The Kennel Murder Case (October 28, 1933)

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William Powell in The Kennel Murder Case
 

Released on October 28, 1933: Private Detective Philo Vance discovers that an apparent suicide was really murder, but has trouble finding out which of the seven suspects was the killer.

Produced by Robert Presnell

Directed by Michael Curtiz

The Actors: William Powell (Philo Vance), Mary Astor (Hilda Lake), Eugene Pallette (Detective Sergeant Heath), Ralph Morgan (Raymond Wrede, the secretary), Robert McWade (District Attorney Markham), Robert Barrat (Archer Coe), Frank Conroy (Brisbane Coe), Etienne Girardot (Dr. Doremus), James Lee (Liang, the cook), Paul Cavanagh (Sir Thomas MacDonald), Arthur Hohl (Gamble, the butler), Helen Vinson (Doris Delafield), Jack La Rue (Eduardo Grassi), Harry Allen (Sandy), Wade Boteler (Police Desk Sergeant Mellish), Don Brodie (the police photographer), James Burke (the policeman who lets Philo's dog out), George Chandler (the first reporter at the police station), Spencer Charters (Police Sergeant Snitkin), Virginia Dabney (the girl), Milton Kibbee (reporter), Henry O'Neill (Dubois, the police fingerprint man), Paul Panzer (the railroad station baggage clerk), Cliff Saum (the policeman on night patrol), Monte Vandergrift (a detective), Leo White (the Chicago hotel clerk), Renee Whitney (the telephone operator), and Charles C. Wilson (Detective Hennessy)

 

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The Killer and the Doberman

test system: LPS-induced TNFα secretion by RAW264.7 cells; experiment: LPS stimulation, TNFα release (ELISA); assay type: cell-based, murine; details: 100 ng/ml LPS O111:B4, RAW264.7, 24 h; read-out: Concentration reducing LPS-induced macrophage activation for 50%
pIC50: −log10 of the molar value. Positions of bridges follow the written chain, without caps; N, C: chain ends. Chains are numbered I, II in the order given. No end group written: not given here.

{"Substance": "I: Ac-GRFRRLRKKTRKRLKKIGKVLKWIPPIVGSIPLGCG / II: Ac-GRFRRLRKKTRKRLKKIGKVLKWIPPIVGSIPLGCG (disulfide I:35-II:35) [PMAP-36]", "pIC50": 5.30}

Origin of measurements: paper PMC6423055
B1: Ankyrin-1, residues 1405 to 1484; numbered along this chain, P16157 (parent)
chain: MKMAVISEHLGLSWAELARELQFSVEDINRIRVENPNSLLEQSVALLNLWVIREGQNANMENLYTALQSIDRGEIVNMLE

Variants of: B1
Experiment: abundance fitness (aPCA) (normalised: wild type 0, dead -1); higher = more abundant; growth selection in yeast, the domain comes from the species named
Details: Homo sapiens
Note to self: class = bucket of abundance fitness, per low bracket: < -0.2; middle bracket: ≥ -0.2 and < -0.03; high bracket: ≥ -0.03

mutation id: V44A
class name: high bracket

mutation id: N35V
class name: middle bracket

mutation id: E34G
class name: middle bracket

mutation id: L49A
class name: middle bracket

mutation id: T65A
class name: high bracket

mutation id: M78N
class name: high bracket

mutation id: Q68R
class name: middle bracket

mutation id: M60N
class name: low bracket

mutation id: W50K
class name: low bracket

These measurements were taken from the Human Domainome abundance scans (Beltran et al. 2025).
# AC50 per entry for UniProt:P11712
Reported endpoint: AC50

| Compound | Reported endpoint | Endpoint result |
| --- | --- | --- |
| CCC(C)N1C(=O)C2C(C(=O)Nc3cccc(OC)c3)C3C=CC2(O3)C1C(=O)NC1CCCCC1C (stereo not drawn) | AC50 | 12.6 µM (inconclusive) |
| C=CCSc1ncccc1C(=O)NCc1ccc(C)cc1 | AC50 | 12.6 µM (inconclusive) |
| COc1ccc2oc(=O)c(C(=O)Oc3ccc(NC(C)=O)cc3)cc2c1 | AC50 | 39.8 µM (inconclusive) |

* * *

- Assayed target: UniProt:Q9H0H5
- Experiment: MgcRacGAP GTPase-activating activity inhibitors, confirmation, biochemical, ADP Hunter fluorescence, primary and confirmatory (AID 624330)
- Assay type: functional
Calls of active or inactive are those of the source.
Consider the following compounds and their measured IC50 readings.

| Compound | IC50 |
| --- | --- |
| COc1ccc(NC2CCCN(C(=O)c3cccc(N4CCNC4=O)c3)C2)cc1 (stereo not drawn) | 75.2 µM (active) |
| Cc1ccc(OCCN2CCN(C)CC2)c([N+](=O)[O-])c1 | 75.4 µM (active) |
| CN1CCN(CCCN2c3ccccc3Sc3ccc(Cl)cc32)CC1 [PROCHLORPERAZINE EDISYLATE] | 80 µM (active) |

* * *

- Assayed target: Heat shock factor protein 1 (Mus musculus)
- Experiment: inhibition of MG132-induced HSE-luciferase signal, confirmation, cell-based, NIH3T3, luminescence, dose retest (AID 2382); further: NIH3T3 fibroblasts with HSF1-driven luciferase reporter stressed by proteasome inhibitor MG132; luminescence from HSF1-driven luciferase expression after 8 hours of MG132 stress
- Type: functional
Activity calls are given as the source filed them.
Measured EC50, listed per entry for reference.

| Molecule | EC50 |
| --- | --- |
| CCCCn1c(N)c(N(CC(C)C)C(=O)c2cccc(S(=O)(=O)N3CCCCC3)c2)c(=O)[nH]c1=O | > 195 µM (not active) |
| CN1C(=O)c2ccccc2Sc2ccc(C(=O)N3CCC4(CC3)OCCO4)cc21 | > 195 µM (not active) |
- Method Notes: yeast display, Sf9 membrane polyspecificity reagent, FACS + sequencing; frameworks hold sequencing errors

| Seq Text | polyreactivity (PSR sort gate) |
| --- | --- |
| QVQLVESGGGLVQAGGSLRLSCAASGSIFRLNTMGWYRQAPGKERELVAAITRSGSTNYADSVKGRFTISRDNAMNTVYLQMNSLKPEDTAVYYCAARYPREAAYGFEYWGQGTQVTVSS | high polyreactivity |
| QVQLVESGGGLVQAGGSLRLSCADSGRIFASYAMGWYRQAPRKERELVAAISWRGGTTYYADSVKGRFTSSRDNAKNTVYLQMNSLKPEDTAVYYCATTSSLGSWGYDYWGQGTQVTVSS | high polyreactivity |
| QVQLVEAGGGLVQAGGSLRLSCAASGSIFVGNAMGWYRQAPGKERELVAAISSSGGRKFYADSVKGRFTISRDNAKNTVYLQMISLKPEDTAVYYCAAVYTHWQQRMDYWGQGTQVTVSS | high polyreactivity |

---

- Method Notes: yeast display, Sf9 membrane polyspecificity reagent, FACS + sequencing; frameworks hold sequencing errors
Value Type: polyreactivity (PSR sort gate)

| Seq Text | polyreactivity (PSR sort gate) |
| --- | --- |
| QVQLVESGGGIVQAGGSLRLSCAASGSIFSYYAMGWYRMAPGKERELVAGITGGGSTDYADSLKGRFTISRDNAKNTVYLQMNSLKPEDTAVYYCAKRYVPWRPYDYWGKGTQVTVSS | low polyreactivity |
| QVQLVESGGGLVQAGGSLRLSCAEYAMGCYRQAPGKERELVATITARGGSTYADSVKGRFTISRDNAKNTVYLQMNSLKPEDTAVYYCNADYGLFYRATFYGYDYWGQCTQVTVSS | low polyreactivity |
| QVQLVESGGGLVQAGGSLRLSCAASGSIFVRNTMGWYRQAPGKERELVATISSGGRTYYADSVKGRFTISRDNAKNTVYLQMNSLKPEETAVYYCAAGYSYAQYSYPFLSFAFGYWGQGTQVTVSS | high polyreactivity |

Detective Philo Vance, played by William Powell, is about to board a steamship for Europe when he hears that a wealthy man he just spoke with at a dog show has committed suicide. He quickly calls District Attorney Markham and tells him that it was murder, not suicide, but the D.A. laughs and tells Philo Vance that it could not have been murder. The dead man is sitting in a locked room with a revolver in his hand and a bullet hole in his head. The door to the bedroom is locked from the inside, the window to the street is locked from the inside, and the room is empty except for the dead man. Of course it doesn't take long for Philo Vance to convince everyone that the man was murdered . . . . That is the easy part . . . . We soon discover that everyone that the dead man knew had a motive to kill him . . . . and none of them seems to have had the opportunity . . . Except maybe his brother, who supposedly left town on a train for Chicago just before the murder . . . But who never boarded the train and is now missing . . . . Can the mystery be solved this quickly? Did one brother kill the other brother? . . . . Well . . . . Just as we are deciding that this case is finished . . . . The other brother is found murdered in a closet . . . . Whoa, now . . . . While everyone had a motive to murder the one stinker of a brother, no one thought badly of the other brother . . . . This head-scratching mystery will get even more complicated as the clues start piling up . . . All of the pieces of the puzzle will be laid out for our inspection, but none of them seem to fit together with the rest of the clues, until the great Philo Vance finally puts it all together.